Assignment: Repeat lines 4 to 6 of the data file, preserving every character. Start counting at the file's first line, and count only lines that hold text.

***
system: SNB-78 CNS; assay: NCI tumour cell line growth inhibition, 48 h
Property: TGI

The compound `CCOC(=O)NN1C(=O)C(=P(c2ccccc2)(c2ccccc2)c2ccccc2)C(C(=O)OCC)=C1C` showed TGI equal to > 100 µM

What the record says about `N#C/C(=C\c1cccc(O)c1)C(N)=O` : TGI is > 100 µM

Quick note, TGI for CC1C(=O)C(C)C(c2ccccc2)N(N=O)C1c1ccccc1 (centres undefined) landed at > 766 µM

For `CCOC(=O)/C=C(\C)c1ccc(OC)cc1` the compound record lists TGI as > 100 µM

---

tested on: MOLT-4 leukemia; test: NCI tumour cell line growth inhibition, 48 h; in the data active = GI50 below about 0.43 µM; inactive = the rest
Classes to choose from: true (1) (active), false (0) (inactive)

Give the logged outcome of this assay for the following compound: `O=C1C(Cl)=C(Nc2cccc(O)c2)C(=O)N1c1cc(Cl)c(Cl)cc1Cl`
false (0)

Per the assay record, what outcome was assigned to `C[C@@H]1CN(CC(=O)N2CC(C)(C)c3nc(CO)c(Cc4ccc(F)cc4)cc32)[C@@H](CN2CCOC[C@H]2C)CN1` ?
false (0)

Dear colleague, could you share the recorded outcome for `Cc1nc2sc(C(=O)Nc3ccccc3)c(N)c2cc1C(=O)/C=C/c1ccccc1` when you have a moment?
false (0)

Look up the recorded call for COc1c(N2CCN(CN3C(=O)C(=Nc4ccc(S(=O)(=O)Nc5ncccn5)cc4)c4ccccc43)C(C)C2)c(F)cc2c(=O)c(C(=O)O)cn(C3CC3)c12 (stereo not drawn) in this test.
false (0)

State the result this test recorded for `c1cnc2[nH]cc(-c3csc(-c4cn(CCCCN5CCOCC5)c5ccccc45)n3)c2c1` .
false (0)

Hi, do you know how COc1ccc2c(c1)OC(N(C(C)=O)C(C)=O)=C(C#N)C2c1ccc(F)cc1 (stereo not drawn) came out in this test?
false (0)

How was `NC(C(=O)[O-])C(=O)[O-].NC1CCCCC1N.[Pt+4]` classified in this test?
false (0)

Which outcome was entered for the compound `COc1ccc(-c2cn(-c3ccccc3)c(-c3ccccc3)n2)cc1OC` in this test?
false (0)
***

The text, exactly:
What the record says about `N#C/C(=C\c1cccc(O)c1)C(N)=O` : TGI is > 100 µM

Quick note, TGI for CC1C(=O)C(C)C(c2ccccc2)N(N=O)C1c1ccccc1 (centres undefined) landed at > 766 µM

For `CCOC(=O)/C=C(\C)c1ccc(OC)cc1` the compound record lists TGI as > 100 µM